She said, “We wish to give middle income groups who get only Rs 6 lakh to 18 lakh annual income so they are probably above poverty line slightly over that.”
For the middle income class in that segment a credit linked subsidy scheme (CLSS) was introduced by the Government of India in May 2017. It was operationalised from 2017 but was extended only upto 31st March 2020.
FM said, “This scheme benefits lot of people who want to have simple affordable houses so this scheme which is CLSS being extended till March 2021. Over and above 3.3 lakh families benefited so far will now additionally have 2.5 lakh middle income families benefiting from the scheme.”
Sitharaman adds, “By doing this we think we will be able to immediately spur job creation, immediately demand for steel, cement will improve and construction material will also go up.”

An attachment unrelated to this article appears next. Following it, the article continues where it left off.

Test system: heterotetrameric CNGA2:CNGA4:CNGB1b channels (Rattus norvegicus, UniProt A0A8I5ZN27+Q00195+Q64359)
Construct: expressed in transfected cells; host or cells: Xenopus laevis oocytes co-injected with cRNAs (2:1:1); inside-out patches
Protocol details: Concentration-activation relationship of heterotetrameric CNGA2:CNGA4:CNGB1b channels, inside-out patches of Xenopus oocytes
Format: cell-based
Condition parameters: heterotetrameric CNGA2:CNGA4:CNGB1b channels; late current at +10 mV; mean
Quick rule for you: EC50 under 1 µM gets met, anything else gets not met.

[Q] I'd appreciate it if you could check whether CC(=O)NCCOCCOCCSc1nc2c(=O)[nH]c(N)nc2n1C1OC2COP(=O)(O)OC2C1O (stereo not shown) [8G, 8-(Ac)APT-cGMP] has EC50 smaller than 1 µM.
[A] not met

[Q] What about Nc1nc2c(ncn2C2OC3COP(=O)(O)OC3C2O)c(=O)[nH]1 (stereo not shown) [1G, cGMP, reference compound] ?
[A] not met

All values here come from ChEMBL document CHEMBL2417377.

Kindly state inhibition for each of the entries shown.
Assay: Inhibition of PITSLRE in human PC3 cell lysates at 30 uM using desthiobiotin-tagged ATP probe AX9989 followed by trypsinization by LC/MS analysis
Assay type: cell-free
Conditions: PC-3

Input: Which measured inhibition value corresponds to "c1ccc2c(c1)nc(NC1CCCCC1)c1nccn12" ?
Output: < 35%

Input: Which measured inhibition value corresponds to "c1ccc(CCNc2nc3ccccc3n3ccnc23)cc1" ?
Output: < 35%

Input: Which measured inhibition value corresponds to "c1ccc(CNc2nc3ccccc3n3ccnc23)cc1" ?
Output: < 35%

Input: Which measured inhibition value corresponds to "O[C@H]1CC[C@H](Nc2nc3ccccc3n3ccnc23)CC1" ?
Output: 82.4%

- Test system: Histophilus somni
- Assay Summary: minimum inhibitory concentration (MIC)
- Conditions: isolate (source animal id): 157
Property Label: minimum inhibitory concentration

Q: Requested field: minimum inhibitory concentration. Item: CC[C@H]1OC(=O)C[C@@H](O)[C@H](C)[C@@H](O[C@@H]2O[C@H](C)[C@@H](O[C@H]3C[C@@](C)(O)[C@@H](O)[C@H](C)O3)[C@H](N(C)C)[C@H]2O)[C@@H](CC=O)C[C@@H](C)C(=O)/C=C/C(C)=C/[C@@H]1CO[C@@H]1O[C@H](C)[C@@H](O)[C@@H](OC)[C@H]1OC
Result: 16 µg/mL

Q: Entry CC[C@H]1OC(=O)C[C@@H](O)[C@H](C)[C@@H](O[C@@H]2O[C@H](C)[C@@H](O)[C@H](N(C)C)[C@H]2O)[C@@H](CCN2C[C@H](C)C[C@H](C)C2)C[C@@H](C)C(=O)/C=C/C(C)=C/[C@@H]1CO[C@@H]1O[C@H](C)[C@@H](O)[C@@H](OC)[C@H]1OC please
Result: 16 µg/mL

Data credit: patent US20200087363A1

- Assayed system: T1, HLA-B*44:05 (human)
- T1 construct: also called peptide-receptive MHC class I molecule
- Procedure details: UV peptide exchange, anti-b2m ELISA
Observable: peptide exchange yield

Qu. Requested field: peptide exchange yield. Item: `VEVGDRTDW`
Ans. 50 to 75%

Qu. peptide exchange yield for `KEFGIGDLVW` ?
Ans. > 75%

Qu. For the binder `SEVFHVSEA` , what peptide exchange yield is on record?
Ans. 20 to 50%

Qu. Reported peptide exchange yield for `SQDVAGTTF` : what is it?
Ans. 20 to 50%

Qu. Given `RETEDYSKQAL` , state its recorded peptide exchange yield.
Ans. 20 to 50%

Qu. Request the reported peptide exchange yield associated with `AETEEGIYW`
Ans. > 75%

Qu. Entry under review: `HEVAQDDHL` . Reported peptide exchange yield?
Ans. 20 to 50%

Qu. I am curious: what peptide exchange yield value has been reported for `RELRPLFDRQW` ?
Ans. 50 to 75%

Anuj Puri, Chairman – ANAROCK Property Consultants, said, “As a ripple effect of increased demand for affordable housing, it will positively push demand for raw materials like cement, steel, transport and other construction materials.”
Puri added, “The government’s push for affordable housing has been unmistakeable in the last six years. Its Housing for All by 2022 project has already resulted in multiple sops and incentives. As a consequence, there has been a significant increase in activity in the affordable segment over the last few years. As per ANAROCK research, there are currently 15.62 lakh under construction units across the top 7 cities, of which nearly 39% are in the affordable segment priced <INR 40 lakh budget.”
“The credit-linked subsidy scheme for the middle-income group (income of INR 6 – 18 lakh per year), which is now extended up to March 2021 will lead to an investment of INR 70,000 Crore in housing. Affordable and mid segment housing formed more than 50% of the new launches in major real estate markets in the past few years.” said, Ramesh Nair, CEO & Country Head, JLL
Nair adds, “The extension of this scheme coupled with attractive mortgage rates will improve consumer sentiments and boost demand for affordable and mid segment housing.”